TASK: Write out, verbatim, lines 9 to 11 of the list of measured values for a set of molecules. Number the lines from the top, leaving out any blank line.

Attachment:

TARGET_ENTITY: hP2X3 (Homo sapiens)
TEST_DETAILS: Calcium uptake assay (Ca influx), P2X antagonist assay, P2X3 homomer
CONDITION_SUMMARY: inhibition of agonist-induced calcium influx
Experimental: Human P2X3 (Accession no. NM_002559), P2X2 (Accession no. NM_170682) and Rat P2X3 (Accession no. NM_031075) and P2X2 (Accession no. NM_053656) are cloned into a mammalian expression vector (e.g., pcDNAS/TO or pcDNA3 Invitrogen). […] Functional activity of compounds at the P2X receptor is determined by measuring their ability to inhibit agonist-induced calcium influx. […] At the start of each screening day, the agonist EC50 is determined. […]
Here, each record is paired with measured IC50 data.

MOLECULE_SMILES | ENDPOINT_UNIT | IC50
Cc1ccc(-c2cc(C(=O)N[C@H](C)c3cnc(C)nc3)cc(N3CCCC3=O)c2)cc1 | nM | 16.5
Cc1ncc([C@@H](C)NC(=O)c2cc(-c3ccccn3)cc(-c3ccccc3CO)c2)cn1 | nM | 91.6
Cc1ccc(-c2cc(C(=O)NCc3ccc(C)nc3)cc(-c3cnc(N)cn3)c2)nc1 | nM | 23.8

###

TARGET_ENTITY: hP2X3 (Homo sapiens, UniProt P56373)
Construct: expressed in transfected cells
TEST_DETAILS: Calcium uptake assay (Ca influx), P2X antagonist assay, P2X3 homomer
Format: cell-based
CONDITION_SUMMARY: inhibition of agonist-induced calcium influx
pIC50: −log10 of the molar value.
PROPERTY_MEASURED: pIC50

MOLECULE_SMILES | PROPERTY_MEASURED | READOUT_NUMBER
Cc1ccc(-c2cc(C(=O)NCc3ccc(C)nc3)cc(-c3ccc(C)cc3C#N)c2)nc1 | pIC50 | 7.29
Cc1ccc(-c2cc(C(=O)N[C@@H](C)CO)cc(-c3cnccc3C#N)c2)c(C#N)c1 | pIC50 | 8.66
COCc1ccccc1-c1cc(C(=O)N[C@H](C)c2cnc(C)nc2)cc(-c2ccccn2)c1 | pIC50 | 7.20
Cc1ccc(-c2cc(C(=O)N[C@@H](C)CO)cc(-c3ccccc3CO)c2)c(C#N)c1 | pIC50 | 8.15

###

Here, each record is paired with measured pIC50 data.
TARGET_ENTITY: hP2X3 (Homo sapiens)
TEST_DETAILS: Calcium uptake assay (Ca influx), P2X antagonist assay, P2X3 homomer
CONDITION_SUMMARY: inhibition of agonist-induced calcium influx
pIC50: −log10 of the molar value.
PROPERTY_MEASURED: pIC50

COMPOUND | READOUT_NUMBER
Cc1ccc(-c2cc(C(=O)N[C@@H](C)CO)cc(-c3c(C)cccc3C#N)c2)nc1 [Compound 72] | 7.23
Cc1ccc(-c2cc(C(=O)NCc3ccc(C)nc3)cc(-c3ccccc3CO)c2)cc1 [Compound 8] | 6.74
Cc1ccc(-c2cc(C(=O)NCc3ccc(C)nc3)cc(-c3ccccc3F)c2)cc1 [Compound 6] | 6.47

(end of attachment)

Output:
Cc1ccc(-c2cc(C(=O)NCc3ccc(C)nc3)cc(-c3cnc(N)cn3)c2)nc1 | nM | 23.8

###

TARGET_ENTITY: hP2X3 (Homo sapiens, UniProt P56373)